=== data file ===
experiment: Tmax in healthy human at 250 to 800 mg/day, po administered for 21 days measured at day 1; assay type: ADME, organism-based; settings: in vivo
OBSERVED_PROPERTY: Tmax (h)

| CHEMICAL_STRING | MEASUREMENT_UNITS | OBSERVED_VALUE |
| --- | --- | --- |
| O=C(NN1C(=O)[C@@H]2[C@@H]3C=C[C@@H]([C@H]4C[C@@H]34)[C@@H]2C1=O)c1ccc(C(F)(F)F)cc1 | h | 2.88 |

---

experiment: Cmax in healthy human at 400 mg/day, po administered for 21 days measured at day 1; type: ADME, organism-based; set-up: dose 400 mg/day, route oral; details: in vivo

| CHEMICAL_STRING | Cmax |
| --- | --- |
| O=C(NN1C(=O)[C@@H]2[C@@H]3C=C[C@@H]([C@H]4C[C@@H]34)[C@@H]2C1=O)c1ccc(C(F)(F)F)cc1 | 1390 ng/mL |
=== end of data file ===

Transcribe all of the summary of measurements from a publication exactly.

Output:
experiment: Tmax in healthy human at 250 to 800 mg/day, po administered for 21 days measured at day 1; assay type: ADME, organism-based; settings: in vivo
OBSERVED_PROPERTY: Tmax (h)

| CHEMICAL_STRING | MEASUREMENT_UNITS | OBSERVED_VALUE |
| --- | --- | --- |
| O=C(NN1C(=O)[C@@H]2[C@@H]3C=C[C@@H]([C@H]4C[C@@H]34)[C@@H]2C1=O)c1ccc(C(F)(F)F)cc1 | h | 2.88 |

---

experiment: Cmax in healthy human at 400 mg/day, po administered for 21 days measured at day 1; type: ADME, organism-based; set-up: dose 400 mg/day, route oral; details: in vivo

| CHEMICAL_STRING | Cmax |
| --- | --- |
| O=C(NN1C(=O)[C@@H]2[C@@H]3C=C[C@@H]([C@H]4C[C@@H]34)[C@@H]2C1=O)c1ccc(C(F)(F)F)cc1 | 1390 ng/mL |